Washington — Former Food and Drug Administration Commissioner Dr. Scott Gottlieb predicted Sunday the South will experience an "extended plateau" of coronavirus cases as states there, many of which were among the earliest to ease restrictions on activities, work to mitigate a spike in new infections.
"I think in the South you're likely to see an extended plateau. We really don't have a national approach here. What we have is state approaches that are creating regional effects, and so those regional effects are different," Gottlieb said on "Face the Nation." "The New York experience mirrored Italy. I think the Southern experience is more likely to mirror Brazil, where you're likely to see more of an extended plateau once we reach that apex, and you could reach the apex in the next two or three weeks."
States across the Sun Belt and the West are reporting surges in coronavirus cases, and seven set single-day death records. Florida on Sunday reported 15,299 cases in 24 hours, setting the record for new cases in a single state since the start of the pandemic. Many of the states now experiencing upticks in infections were among the first to allow businesses to reopen and lift restrictions on residents.
Gottlieb said he believes governors of states in the South and the West "felt they were out of the woods" after the first wave of infections, but said the epidemic in the U.S. "has really been a regional experience," with states like New York reporting spikes in coronavirus cases before others that are now seeing infections rise.
Those governors in the South and West, he said, reopened their economies "against the backdrop of what was a lot of spread," and did so too early.
"They hadn't really crushed the virus in those states," Gottlieb said, "and people became complacent, especially younger people. They were going out, not taking precautions."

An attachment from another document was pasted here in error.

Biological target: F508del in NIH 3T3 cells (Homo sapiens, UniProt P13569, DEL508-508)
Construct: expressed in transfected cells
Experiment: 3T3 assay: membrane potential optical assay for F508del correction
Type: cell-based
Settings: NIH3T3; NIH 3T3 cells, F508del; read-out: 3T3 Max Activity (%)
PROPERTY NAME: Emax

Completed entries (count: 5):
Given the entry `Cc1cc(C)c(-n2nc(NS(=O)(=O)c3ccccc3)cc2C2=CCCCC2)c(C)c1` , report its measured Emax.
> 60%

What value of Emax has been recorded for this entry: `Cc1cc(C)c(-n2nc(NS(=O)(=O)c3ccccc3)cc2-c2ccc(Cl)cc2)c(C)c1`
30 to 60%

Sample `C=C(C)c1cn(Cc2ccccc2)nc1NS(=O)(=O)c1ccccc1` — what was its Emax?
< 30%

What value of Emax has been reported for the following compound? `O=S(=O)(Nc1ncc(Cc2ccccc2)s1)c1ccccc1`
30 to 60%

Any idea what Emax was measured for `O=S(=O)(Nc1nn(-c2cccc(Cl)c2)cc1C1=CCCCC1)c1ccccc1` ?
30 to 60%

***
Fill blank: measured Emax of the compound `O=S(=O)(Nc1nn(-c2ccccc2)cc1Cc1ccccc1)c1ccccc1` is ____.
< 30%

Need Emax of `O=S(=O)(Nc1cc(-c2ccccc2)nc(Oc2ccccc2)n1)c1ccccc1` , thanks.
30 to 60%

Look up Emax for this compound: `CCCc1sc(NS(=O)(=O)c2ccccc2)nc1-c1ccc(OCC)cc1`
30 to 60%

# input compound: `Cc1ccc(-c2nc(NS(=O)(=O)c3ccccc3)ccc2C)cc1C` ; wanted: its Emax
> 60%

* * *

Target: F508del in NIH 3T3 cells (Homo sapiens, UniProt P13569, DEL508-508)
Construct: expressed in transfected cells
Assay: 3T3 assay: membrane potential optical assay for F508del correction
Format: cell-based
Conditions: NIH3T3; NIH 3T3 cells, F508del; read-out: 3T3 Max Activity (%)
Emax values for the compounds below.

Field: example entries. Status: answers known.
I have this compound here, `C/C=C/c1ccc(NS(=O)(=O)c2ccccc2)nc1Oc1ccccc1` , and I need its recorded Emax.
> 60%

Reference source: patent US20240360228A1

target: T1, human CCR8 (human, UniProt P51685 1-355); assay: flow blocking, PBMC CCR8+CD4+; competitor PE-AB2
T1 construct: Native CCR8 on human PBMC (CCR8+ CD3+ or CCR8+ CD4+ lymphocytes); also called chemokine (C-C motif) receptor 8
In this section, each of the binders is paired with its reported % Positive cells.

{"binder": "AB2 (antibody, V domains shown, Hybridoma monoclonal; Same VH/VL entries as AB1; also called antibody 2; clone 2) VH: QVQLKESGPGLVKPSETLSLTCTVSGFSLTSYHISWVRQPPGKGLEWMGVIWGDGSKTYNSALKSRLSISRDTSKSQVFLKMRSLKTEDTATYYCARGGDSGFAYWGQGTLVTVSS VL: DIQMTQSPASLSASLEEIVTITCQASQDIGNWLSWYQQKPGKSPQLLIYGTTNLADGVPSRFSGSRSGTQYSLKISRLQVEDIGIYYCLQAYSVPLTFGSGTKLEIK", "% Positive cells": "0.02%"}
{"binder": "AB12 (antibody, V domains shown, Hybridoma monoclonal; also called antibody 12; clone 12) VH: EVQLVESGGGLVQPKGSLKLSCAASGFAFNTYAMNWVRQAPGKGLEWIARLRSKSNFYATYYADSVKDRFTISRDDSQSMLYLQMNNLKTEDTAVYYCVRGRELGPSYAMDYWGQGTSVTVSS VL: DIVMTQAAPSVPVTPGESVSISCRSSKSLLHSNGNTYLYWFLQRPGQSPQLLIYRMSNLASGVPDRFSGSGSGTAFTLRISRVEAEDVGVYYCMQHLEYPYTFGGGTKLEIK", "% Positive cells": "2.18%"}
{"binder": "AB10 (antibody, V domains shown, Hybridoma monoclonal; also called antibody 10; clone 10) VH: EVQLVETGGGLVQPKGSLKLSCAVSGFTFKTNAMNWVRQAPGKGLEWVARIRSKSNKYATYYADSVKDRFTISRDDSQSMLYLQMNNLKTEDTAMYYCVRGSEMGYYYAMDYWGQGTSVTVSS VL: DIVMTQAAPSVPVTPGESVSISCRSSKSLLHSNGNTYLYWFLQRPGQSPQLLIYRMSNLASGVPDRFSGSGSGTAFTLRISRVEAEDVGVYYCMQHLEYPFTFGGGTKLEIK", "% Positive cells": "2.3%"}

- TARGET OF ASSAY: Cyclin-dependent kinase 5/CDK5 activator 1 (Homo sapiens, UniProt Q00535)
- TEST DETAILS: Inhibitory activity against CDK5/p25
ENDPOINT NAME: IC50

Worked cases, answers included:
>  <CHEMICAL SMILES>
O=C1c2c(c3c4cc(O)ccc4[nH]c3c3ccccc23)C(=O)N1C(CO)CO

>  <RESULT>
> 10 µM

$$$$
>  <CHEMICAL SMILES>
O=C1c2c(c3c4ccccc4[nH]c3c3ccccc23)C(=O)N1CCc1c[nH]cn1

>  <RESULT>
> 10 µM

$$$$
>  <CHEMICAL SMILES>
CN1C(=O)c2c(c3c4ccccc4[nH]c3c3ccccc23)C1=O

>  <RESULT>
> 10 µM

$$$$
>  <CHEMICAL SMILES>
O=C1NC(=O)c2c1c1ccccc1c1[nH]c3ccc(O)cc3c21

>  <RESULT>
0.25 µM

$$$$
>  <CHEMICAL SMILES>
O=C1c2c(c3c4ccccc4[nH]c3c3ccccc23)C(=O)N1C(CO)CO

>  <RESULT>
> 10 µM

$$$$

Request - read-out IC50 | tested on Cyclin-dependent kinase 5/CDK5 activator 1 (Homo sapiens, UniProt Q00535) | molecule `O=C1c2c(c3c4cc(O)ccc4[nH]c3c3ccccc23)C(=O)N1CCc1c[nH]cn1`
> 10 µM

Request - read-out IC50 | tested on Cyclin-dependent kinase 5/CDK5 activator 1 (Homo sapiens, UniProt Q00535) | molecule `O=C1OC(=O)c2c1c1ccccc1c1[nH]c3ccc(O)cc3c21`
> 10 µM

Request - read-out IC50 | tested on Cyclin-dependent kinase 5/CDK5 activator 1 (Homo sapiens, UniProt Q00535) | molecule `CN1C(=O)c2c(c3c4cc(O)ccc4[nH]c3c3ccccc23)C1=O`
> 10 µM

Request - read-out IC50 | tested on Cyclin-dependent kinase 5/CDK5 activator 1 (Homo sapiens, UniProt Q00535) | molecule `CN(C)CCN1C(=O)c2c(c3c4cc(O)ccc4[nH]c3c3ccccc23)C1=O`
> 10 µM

Gottlieb predicted that "things are going to get worse before they get better," and noted that private modeling shows a peak in coronavirus cases coming in the next two to three weeks.
The surge of cases in more than 36 states comes as the White House is pressuring school districts nationwide to reopen for in-person learning in the fall, and President Trump and Education Secretary Betsy DeVos have threatened to pull federal funding from those that do not.
Some schools are adopting hybrid models that include in-person and online learning, but local officials are still concerned that sending 56 million grade-school students back to school could lead to more infections.
Gottlieb suggested schools consider retrofitting their air conditioning systems to protect against the spread of the coronavirus and said it's crucial for measures to be taken to ensure the coronavirus "doesn't become epidemic in children in the same way" the flu does.
"What we've learned from this virus is it has surprised us. We've both underestimated and overestimated it at the same time, so we need to be prudent," he said. "I think it's important to give discretion to local districts to take steps to try to de-densify schools and protect kids so we don't have outbreaks."
Gottlieb said elected officials across all levels of government should be working to reopen schools to children, but said "districts need discretion to try to put in place measures to keep kids safe."